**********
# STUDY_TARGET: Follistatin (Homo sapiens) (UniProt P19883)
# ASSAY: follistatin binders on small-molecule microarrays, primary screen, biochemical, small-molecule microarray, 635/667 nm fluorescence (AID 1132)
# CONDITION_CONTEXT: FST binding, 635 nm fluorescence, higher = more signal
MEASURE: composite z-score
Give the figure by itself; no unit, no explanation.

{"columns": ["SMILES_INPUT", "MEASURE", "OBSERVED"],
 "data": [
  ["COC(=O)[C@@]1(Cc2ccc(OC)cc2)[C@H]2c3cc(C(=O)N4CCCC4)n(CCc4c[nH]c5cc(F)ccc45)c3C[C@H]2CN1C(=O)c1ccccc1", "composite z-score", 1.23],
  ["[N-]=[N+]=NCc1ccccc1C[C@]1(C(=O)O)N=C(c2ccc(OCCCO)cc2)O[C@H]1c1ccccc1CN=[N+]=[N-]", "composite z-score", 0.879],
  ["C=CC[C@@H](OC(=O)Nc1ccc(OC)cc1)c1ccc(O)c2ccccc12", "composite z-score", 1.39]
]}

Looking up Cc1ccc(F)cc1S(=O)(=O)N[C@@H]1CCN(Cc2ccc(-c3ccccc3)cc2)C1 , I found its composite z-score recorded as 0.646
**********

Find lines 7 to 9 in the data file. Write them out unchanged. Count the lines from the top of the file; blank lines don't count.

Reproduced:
 "data": [
  ["COC(=O)[C@@]1(Cc2ccc(OC)cc2)[C@H]2c3cc(C(=O)N4CCCC4)n(CCc4c[nH]c5cc(F)ccc45)c3C[C@H]2CN1C(=O)c1ccccc1", "composite z-score", 1.23],
  ["[N-]=[N+]=NCc1ccccc1C[C@]1(C(=O)O)N=C(c2ccc(OCCCO)cc2)O[C@H]1c1ccccc1CN=[N+]=[N-]", "composite z-score", 0.879],